Anti-Bullying Day boldly addressing the sensitive topic

Jackson Kleinjans

In years past, Anti-Bullying Day has leaned toward an elementary school-style of trying to change high schoolers into better people, leading some students to take it more as a joke, and less like it matters. The attempts in years past unfortunately didn’t result in students applying the lessons and presentations in ways that could positively affect the school.

  This year’s Anti-Bullying Day, unlike previous ones, didn’t just focus on how to stop bullies, but their effects on victims. In some cases, leading to suicide. In response to her first Anti-Bullying Day presentation, Frosh. Lily Harmar said, “5th hour [was my favorite]. The video was very sad and hit home. Yesterday taught me the difference of how to be a good person.” The topic fifth hour focused on was suicide. “Fifth hour had the most engaged, understanding, and respectful reaction to the topic of suicide,” Instructor Michelle Horrevorts said.

  This presentation didn’t approach the topic of suicide in the manner expected; talking about the average rates per year, how they have increased, how this is related to an increase in cyberbullying were not discussed. This year, some noticed a shift in tone, from stopping bullying to learning to cope with bullying, stress, and daily problems that come along with being a student, a citizen, and a human.

  Students held a discussion about what makes them happy, what they feel they should be happy about, and how those are different ideas. After this discussion was held, the idea of the semicolon was introduced to compare a student’s life to the significance of a sentence. A semicolon is a pause or break in a sentence that the author almost ended, but decided to continue. This was used as a metaphor for the choice of not taking one’s life. As a human, you have the option to end the sentence, but if one opts for the a pause or break in the sentence, it can go on. This idea was very much more empowering than telling the WO students to be more like panthers and less like zebras.

  A bold shift was made in the tone of Anti-Bullying Day this year. Instead of teachers describing their past experiences with bullies, students shared their personal experiences with their classmates, as well as inputting their own ideas to promote a greater community at WO. “This year’s presentation challenged students to think what are you doing as a person to try to change the school or change yourself. That’s what it’s all about, building a better community at the school,” said Sr. David Luna. This allowed for the students to share events in their life, added to the tone of it not being a day where they were forced to spend every hour talking about what the problem is, and more of how to stop the problem. There aren’t many other better ways of stopping bullies than getting the input from the bullies or bullied.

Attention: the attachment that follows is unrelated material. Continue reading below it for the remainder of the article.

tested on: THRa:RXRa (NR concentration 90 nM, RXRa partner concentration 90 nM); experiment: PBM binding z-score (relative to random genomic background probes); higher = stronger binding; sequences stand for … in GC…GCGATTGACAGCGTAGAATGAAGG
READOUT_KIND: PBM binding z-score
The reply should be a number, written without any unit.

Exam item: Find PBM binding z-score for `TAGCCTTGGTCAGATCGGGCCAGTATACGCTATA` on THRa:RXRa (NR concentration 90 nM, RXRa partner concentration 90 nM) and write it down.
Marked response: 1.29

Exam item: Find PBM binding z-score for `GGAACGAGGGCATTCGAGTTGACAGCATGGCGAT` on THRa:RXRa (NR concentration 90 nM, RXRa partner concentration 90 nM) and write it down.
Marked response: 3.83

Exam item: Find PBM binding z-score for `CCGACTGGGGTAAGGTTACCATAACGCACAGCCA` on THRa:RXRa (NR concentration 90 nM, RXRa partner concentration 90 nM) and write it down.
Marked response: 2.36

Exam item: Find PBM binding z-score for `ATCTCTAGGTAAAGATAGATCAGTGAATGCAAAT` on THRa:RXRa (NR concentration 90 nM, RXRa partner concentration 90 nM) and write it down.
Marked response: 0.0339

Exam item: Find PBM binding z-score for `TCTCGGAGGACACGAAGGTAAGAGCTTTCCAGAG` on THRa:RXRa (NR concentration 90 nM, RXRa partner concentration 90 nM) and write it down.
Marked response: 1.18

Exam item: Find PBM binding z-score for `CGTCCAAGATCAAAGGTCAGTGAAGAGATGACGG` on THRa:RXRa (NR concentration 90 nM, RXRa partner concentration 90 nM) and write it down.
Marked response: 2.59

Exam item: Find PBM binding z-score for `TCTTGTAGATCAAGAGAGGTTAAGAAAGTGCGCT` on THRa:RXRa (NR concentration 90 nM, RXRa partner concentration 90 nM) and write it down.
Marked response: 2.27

In the aftermath of Anti-Bullying Day, the question is raised; how do we as a school take all of this new information, experiences, and opinions, and implement them into a way that is both successful and realistic? Anti-Bullying Day made a change in the WO atmosphere without a doubt, from last year students making fun of the panther-zebra analogy, to students today admitting they were bullied or were the bullies themselves. This day has changed the tone of how WO students see the people around them, as well as themselves. If a change this drastic has occurred in less than 48 hours of that first lesson, imagine the potential we have as a community to change over the rest of the year.